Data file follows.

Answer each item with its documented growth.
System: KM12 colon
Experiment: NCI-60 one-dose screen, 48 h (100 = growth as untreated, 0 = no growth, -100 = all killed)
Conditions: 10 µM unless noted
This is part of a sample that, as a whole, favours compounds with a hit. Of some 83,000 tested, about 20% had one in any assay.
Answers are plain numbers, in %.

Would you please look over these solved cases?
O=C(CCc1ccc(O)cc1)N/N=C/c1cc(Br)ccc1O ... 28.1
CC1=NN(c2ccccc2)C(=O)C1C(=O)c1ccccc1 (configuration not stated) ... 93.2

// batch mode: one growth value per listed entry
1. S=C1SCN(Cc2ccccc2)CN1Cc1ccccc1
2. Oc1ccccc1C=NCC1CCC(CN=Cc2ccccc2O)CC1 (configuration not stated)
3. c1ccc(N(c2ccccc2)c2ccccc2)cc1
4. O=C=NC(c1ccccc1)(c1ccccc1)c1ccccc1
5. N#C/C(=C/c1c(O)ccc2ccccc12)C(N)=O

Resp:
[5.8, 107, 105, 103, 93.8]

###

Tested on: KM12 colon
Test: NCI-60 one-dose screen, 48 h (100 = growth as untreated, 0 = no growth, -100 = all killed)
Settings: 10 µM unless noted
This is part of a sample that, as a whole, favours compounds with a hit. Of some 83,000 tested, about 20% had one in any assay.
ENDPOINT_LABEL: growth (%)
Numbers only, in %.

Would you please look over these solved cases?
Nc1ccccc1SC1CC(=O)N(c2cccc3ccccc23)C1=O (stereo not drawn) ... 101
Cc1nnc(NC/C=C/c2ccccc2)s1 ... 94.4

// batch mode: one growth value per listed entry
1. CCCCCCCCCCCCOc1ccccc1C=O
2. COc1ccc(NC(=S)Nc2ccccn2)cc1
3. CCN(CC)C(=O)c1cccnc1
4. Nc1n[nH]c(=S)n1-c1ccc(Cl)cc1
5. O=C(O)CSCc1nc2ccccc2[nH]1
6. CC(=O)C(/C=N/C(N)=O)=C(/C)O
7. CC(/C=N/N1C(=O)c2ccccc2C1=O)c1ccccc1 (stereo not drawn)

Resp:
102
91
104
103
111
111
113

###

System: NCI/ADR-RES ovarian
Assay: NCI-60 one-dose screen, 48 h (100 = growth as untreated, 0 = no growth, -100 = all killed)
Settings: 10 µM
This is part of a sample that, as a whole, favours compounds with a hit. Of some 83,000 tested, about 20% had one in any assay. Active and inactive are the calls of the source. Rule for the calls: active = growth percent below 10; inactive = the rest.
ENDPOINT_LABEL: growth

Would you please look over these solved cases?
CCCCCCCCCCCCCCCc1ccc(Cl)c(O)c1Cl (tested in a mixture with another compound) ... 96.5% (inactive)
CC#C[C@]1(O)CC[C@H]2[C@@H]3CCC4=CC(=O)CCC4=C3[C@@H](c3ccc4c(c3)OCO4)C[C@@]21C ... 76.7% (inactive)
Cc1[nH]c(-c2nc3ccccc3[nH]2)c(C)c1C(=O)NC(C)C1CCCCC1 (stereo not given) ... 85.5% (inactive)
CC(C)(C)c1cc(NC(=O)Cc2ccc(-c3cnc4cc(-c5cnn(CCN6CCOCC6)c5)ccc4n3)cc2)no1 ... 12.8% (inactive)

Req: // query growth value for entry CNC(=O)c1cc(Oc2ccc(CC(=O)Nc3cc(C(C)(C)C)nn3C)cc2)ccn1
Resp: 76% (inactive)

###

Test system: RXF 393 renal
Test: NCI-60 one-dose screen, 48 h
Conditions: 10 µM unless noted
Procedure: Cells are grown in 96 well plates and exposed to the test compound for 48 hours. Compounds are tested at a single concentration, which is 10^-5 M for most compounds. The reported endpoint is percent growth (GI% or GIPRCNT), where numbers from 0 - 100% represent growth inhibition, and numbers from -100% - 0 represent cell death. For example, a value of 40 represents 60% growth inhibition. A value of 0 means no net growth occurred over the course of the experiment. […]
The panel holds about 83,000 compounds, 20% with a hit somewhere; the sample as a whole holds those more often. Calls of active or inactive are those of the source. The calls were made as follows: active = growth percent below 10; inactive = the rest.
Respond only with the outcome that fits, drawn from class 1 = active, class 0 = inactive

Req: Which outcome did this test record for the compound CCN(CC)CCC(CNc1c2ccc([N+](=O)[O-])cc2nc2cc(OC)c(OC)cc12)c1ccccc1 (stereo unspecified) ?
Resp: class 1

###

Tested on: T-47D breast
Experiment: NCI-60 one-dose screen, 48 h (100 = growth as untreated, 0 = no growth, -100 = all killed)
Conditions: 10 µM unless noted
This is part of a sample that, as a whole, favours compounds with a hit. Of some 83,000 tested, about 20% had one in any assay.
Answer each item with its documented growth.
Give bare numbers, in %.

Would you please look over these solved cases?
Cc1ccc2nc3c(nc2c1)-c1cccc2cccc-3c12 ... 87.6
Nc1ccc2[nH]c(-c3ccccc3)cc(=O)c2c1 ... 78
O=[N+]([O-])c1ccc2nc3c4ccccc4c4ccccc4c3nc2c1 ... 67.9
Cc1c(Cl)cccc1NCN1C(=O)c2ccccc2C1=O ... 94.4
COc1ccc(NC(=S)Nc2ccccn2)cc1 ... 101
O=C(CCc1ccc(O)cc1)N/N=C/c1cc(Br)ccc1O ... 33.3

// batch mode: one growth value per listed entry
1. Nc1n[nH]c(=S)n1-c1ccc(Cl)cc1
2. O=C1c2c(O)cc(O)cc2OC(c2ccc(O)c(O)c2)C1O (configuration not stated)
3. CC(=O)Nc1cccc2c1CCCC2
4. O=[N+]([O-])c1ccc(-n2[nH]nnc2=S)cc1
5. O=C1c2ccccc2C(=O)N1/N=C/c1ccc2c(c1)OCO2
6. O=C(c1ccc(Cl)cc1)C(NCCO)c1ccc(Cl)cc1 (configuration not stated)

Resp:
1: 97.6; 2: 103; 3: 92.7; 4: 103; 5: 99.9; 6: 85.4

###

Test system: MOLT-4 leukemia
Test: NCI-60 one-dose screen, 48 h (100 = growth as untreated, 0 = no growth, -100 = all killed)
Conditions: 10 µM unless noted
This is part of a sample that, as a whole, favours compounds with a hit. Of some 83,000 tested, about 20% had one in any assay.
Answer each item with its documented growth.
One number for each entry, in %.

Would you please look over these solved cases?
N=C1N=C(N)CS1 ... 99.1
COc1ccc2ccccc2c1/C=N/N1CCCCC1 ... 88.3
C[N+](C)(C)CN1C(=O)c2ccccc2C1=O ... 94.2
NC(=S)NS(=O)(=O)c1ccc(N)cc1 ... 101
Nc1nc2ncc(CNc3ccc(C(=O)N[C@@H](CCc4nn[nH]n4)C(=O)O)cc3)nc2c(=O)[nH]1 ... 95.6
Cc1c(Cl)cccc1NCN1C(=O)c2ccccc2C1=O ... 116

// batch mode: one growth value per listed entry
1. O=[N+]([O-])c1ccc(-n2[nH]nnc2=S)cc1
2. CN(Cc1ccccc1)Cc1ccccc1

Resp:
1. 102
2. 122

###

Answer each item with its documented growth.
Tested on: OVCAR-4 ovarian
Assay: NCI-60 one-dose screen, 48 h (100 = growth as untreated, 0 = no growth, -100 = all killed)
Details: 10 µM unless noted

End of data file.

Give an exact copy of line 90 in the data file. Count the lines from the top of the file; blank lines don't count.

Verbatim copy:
Test system: MOLT-4 leukemia